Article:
Constitution, of certain rights, shall not be construed to deny or disparage others retained
by the people (FindLaw 2016, 1). The Ninth Amendment can thus be interpreted as
saying that just because a right is not mentioned in the Bill of Rights, does not mean that
the right ceases to exist in America society (FindLaw 2016). Therefore, the right to
privacy very much can be inferred to exist, but to what extent is where the trouble lies.
To better understand Americas relationship with privacy, I will examine Supreme
Court cases and important legislation that have addressed Americas concerns with
privacy. An early landmark case in the realm of privacy was Olmstead v. United States in
1928. Roy Olmstead was arrested for breaking the National Prohibition Act. However,
the government figured this out through unwarranted wiretapping of his phone. The
Supreme Courte determined that the Fourth Amendment did not extend to telephone, and
Chief Justice Taft in his opinion reasoned about the difference between a physical search
and seizure vs. evidence that was overheard (Waltz 2014). In his dissent, Supreme Court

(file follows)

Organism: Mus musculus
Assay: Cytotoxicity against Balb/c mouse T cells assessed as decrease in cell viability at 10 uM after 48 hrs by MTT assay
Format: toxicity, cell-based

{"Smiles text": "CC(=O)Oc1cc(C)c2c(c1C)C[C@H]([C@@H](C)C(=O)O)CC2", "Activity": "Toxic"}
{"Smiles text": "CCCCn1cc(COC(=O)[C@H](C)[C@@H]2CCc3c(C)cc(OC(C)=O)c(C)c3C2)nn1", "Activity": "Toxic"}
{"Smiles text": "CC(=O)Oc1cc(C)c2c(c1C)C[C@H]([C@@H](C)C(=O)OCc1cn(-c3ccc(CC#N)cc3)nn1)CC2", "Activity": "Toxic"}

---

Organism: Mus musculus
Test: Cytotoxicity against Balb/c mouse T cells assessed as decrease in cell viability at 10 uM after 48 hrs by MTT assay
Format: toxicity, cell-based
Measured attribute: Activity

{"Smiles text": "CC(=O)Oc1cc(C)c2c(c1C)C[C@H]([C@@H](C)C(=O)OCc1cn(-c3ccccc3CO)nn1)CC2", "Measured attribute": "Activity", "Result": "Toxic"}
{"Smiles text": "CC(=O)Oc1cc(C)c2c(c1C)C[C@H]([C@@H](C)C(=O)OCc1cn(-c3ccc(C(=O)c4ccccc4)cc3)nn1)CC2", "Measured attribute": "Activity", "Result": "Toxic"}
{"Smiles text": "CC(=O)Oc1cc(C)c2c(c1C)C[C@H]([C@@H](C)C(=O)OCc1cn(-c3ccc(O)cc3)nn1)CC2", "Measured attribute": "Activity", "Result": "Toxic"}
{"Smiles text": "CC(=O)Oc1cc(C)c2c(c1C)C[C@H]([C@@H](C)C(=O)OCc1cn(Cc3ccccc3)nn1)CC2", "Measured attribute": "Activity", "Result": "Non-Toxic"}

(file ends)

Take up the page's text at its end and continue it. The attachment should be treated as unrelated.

Justice Louis Brandeis argued that the Court had made the wrong decision and that
citizens had the right be let alone (Burrows 2013).
The decision would eventually be overturned with the 1967 ruling in Katz v.
United States. The case surrounded around Charles Katz who was found to give illegal
gambling wagers via a public phone booth that the authorities knew he went to. The case
created the idea that people have the reasonable expectation of privacy. Grimmelman
explains: Katz was a watershed in criminal procedure; it repudiated older cases holding

that there was no search without an actual physical invasion of a defendants property.
Katz shifted the focus of the Fourth Amendment from spaces and objects protected